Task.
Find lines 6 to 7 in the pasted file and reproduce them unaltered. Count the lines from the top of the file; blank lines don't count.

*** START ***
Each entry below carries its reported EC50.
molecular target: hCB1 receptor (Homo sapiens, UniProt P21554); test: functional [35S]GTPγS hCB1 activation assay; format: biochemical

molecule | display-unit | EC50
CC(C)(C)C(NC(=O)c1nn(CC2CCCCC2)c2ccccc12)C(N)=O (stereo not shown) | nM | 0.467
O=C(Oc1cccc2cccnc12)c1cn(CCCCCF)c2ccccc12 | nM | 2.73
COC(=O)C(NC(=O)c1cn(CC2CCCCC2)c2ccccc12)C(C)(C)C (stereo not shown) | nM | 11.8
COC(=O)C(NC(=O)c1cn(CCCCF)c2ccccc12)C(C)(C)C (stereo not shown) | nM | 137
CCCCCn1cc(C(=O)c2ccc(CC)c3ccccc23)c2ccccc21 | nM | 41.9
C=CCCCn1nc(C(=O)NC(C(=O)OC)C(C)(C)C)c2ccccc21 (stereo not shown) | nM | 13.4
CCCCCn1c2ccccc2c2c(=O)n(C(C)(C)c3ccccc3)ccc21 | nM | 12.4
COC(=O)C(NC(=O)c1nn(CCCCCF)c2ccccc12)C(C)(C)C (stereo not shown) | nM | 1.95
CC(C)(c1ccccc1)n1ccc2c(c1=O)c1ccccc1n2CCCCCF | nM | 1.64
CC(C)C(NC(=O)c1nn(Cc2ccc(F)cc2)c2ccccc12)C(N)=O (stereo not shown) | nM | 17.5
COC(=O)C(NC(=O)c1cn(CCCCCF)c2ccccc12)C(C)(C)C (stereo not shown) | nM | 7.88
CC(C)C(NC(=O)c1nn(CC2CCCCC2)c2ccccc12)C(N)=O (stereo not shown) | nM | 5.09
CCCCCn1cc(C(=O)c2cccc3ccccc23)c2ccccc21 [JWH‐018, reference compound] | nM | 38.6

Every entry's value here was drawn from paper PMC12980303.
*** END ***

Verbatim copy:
COC(=O)C(NC(=O)c1cn(CC2CCCCC2)c2ccccc12)C(C)(C)C (stereo not shown) | nM | 11.8
COC(=O)C(NC(=O)c1cn(CCCCF)c2ccccc12)C(C)(C)C (stereo not shown) | nM | 137